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Mays Business School receives largest single commitment in school’s history from Mays Family Foundation

Mays Business School, April 10th, 2017

In support of Mays Business School at Texas A&M University, the Texas A&M Foundation has received a commitment of $25 million from the Mays Family Foundation, the largest single commitment in the school’s history. The gift is part of an overall lifetime giving of $47 million, including a $15 million commitment in 1996 that resulted in the school’s renaming to Mays Business School.


The $25 million contribution will develop students’ entrepreneurial capabilities through a new Lowry Mays Entrepreneurial Leadership Academy program with the Center for New Ventures and Entrepreneurship, and will support several areas of innovation in Mays Business School, including the proposed expansion of the school’s headquarters, the Wehner Building, and the school’s study abroad programs.

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Mark Welsh ’01 was presented Texas A&M University’s Brown Foundation-Earl Rudder Memorial Outstanding Student Award during spring commencement ceremonies. Welsh, who served as cadet colonel of Texas A&M’s Corps of Cadets this year, was presented the award by Texas A&M President Ray Bowen while receiving his degree in finance.

To be eligible for the Brown-Rudder award, a student must demonstrate outstanding academic achievement, leadership, be a member of an honor or professional society and have participated in extracurricular activities including community service with humility and dedication to Texas A&M and its principles.

As the cadet commander, Welsh proved himself as a leader. Maj. Gen. Ted Hopgood, commandant of the Corps of Cadets, called Welsh a “mature and dependable leader who gets things done.”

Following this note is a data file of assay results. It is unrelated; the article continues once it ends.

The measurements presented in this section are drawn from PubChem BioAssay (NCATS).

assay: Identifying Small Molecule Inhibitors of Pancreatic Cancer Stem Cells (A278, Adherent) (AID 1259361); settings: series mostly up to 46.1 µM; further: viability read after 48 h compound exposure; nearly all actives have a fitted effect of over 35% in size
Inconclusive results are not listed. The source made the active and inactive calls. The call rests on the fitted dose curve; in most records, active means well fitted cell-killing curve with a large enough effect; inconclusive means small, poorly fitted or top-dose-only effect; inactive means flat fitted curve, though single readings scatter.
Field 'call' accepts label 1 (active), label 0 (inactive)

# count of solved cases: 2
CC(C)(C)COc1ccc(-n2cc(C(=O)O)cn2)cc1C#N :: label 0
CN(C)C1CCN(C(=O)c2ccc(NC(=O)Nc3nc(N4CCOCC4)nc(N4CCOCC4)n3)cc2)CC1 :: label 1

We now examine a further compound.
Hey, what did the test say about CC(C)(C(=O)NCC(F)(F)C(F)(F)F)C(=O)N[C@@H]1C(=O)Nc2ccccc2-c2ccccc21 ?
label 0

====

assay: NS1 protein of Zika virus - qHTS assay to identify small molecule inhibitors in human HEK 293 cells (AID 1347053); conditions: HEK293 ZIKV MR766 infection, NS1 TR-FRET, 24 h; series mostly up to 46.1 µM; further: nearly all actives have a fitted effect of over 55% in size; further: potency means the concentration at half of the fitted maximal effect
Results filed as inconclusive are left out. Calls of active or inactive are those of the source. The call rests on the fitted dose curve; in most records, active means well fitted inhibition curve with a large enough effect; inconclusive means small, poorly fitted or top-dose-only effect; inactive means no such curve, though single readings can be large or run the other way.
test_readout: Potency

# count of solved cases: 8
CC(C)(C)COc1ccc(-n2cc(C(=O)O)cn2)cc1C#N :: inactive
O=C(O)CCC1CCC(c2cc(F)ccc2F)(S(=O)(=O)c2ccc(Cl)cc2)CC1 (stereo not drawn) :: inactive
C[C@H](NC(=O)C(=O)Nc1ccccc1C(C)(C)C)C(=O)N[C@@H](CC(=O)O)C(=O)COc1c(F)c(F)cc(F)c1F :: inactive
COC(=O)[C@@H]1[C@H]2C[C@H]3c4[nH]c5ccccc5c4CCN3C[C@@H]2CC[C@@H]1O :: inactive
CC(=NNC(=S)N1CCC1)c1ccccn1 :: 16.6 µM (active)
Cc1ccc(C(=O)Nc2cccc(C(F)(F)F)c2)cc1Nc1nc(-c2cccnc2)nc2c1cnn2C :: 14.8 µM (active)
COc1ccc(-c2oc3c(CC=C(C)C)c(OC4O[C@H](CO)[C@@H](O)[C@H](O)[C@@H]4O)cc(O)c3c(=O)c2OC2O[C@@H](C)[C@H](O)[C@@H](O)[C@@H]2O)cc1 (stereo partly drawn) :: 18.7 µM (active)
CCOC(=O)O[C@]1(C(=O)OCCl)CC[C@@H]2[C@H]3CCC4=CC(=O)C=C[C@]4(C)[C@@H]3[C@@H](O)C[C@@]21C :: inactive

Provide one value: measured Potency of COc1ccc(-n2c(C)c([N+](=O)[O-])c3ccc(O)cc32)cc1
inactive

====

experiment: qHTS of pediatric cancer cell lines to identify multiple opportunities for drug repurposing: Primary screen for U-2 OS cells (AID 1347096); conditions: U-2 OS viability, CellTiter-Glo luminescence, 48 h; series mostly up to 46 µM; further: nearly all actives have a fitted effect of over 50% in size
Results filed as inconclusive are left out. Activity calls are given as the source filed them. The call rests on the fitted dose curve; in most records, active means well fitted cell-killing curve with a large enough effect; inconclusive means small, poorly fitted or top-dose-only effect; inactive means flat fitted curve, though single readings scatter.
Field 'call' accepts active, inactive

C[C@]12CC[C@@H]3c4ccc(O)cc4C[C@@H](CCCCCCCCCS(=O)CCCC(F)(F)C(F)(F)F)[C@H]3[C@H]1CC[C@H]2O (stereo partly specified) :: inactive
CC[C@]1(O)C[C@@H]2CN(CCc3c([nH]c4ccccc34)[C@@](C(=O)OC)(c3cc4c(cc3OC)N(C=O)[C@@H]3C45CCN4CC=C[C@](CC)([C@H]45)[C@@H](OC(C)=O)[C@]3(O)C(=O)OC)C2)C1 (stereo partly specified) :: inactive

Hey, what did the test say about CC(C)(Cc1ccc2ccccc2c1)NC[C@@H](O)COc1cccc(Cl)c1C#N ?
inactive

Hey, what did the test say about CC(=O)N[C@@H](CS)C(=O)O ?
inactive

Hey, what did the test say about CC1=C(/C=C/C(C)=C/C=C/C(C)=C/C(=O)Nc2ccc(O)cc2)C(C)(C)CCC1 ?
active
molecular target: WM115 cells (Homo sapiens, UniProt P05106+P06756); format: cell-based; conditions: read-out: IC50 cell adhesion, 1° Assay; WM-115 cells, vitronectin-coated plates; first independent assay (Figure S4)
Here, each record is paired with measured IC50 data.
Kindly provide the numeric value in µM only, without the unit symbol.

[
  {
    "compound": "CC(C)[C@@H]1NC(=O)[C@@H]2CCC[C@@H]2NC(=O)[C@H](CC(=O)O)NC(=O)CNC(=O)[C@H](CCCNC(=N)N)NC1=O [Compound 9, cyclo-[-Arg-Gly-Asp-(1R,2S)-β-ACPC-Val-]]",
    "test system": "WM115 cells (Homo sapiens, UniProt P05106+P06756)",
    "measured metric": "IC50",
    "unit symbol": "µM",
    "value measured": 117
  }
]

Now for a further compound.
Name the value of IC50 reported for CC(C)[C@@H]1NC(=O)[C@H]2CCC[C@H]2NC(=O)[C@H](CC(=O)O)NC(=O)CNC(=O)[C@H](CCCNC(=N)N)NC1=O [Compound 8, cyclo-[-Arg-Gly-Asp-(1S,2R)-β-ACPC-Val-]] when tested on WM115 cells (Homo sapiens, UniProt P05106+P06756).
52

A profile highlighting Welsh’s achievements was featured in Mays Business Online’s Life Stories section last month.

Categories: Departments, Former Students, Texas A&M

This year’s spring commencement marked a major milestone for the Mays Executive MBA Program. The program welcomed its first group of students in 1999. And, after two years of giving up their weekends and commuting to The Woodlands, all 40 members of Class I attended the ceremony to receive their hard-earned advanced business degrees.

“This class had a definite dynamic,” said Kathy Thompson, a Class I participant and vice president for information technology planning and process management for Verizon. “After going through the program together, we decided we all had to support each other and walk across the stage to receive our degrees. We feel like it’s the final and is very important to us as a group because it is the last time we’ll all be together.”

Approximately 200 of the class’ family and friends came to campus from around the country to attend graduation and a luncheon hosted by the Executive MBA Program Office.


“Receiving this degree is very important to them,” said Julie Orzabal, associate director of the program. “This was a very successful class and they really set the precedent for the classes following them.”

In addition to attending graduation festivities, many of the Executive MBA students have ordered Aggie rings, excluding those who received their bachelor’s from the University of Texas at Austin, said Orzabal with a laugh.